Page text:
<a href="https://twitter.com">https://twitter.com</a>

However, the link text can be something entirely different, and that's very useful in many legitimate cases. For example, in the following link and HTML, Twitter is the link text and https://twitter.com is the URL:

Twitter

<a href="https://twitter.com">Twitter</a>

As you might have guessed, it's this ability that allows a scammer to trick people. Since the link text can be anything, scammers will often use a different URL as the text. Here's an example:

https://twitter.com

<a href="https://www.google.com">https://twitter.com</a>

If you click this last link, you'll see that it actually points to https://www.google.com and not to https://twitter.com as the text would lead you to believe. Now, substitute Google's URL for a hacker's URL, and you can see how clicking the harmless-looking twitter.com link would actually lead you to a hacker's website.

Another Red Flag

It's common to leave yourself logged in to a site, say Facebook, especially on a home computer. If you click on a Facebook link in an email and you're asked to log in, this should raise a red flag in your head. Why are you being asked to log in if you're already logged in? Often, it's because you're not really at facebook.com.

Now, it's possible that it's been too long since you last logged in, and you're seeing the real login screen for legitimate reasons. Even so, you should open a new browser tab, go to facebook.com, log in, and then try the link from your email again. This ensures you're definitely logging in to the right place. And if the email link is legit, it'll work the second time you click on it.

Spear Phishing

Spear phishing is a highly targeted version of phishing. Typical phishing scams are not tailored to you individually – they often don't include your name or anything else specific to you. Spear phishing, on the other hand, targets only you (or a select few individuals).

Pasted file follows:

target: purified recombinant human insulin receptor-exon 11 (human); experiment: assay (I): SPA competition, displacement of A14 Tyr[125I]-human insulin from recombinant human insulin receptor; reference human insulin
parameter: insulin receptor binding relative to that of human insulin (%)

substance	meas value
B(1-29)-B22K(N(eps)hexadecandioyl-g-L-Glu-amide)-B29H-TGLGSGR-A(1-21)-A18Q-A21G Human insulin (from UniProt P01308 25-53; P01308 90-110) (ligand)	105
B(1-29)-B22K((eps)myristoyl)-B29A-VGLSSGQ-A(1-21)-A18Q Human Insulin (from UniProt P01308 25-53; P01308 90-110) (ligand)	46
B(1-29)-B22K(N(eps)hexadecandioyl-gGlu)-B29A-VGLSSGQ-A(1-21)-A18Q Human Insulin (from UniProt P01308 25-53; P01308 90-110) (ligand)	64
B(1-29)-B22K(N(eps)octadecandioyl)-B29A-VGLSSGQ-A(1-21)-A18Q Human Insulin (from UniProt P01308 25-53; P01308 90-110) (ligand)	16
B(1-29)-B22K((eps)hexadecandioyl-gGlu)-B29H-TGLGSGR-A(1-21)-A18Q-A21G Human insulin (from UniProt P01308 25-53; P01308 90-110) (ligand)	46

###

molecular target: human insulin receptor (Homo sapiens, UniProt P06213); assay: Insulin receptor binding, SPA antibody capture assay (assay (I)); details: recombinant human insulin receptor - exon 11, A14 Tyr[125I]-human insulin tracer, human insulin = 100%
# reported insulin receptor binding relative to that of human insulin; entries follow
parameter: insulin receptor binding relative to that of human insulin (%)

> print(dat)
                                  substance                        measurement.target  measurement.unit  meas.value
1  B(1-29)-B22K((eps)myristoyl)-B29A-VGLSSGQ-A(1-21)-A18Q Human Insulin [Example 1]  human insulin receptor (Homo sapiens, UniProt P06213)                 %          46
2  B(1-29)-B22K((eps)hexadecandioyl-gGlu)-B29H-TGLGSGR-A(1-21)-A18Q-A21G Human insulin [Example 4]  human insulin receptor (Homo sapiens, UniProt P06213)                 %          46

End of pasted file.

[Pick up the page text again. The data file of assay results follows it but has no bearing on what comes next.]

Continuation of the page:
How might this affect you as an insurance agent? Let's say you insure a family, and the husband and wife go through a nasty divorce. If one of them gets the house in the divorce, the other might be motivated to cause some problems. Let's say one is skilled with computers and decides to send you a “Check out our new agent portal!” email that appears to be from one of your insurance carriers. If you follow the link and don't notice the full www.foragentsonly.com.some-other-site.com and you attempt to log in, you've just handed your account over to the hacker, who can now go and cancel or downgrade the policies of the other spouse (or anyone else you insure).

Sound far-fetched? Stranger things have happened. Since it takes almost zero effort to look at the domain before logging in, there's really no excuse not to, knowing what kind of damage can be done if you don't.

Bottom Line

The one takeaway you should have is that you should never type your username and password on a website unless you're absolutely certain that you are where you think you are. If in doubt, ask the person who sent you the email if they really sent it. Even then, it's a good idea to type the website's domain into your browser yourself.


  1. Technically, something.xyz.com is called a host, not a domain, but this is a minor distinction for the task at hand.